News and Projects From the Faculty
An Enduring Legacy: Louisiana’s Croatian-Americans, presented by LPB, will premiere nationally as part of Season 2 of Reel South. Join LPB and director/producer James V. Catano on Tuesday, April 18 at 6:30PM for
our free screening of An Enduring Legacy: Louisiana’s Croatian-Americans at LPB’s studios, 7733 Perkins Road in Baton Rouge. The film follows the lives of
four individuals who embody the 150-year Croatian experience and share in the history
of this unique tight-knit oyster farming community. Special guests include John and
Jane Tesvich from Plaquemines, who are featured in the film.
Enjoy fresh, delicious Louisiana seafood courtesy of the Louisiana Seafood Promotion and Marketing Board at 6PM. Everyone attending will be treated to a free three-month subscription to LPB Passport. The film makes its broadcast premiere on LPB Friday, April 21 at 9:30PM.
For information and to RSVP for the screening on April 18, call 225-767-4274 or email RSVP@lpb.org.
2016 AAIS Conference Comes to LSU
This April 21-23, LSU Faculty Dr. Paolo Chirumbolo (Italian Studies/ Film and Media Arts) will host the 2016 AAIS Conference here on LSU grounds. Founded in 1979, The AAIS is now the largest association devoted to Italian Studies in the world, and anticipates approximately 250 delegates to arrive from Europe, Australia, New Zealand, Canada, and from over one hundred universities in the US for attendance at the conference. Renowned scholars will present papers on the full sweep of Italian culture from the medieval period to the present with a wide array of topics embracing: second language acquisition; linguistics; literary studies; visual arts and film studies; the digital humanities; transmedia and remediation; queer and gender studies; disability studies and medical humanities; environmental studies; the state of the profession; and course-sharing opportunities. The founding mission of the AAIS is to promote interdisciplinary studies and research in Italian at American universities.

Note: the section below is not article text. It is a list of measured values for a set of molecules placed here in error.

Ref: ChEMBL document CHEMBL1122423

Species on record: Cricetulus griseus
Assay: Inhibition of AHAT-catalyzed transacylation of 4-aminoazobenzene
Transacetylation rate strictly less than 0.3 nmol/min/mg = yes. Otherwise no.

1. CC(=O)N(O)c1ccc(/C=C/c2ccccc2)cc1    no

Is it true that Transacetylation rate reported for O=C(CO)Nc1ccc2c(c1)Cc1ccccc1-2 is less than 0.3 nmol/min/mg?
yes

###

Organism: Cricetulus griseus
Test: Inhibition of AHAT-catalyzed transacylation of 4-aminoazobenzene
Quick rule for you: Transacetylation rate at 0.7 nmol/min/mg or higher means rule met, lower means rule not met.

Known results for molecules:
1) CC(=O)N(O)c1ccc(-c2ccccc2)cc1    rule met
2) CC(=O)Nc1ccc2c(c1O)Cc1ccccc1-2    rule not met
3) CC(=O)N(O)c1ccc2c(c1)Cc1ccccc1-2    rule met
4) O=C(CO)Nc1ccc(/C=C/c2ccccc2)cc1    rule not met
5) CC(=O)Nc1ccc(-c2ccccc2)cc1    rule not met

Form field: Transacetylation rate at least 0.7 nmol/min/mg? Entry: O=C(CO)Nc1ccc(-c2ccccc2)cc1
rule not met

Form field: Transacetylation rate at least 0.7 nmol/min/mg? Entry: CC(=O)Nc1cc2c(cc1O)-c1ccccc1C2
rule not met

Panels to be held include:
Italian Cinema in the Present Tense I
Narratives of Formation in Italian Literature and Cinema
Paolo Sorrentino as director and writer (I)
Paolo Sorrentino as director and writer (II)
Operatic intersections: Literature, Film, Space
Ruins in contemporary literature, cinema and photography
The Affect of Politics: Nostalgia for the Left in Contemporary Italian Cinema and Television (AV)
Acting and Performance in Italian Screen Studies (Roundtable)
Motherhood on Screen (AV)
Italian Cinema in the Present Tense II
Firenze nel cinema / Florence in Film (AV)
Acting and Performance in Italian Screen Studies (Roundtable) (II) (AV)
Moving Ice, Moving Images
“What was this planet like before we crawled all over it and built big belching things and sucked rock oil out of its guts and dug giant scars out of its flesh to run the big belching things and slaughtered so many of its beasts to maintain our insatiable selves? Depends on where and when you ask that question. I am torn here because the human culture of McMurdo and its satellites is so fascinating, and the people so good, so full of life, so wonderfully strange, and all humans are culpable in the brutal beating of our earth, and yet Antarctica could get along just fine without us, thank you. We really don’t matter here, A big chunk of the Ross Ice Shelf apparently broke off a couple of days ago and opened up a 3-mile gash. Thunk, just like that a 3-mile gap opens up.”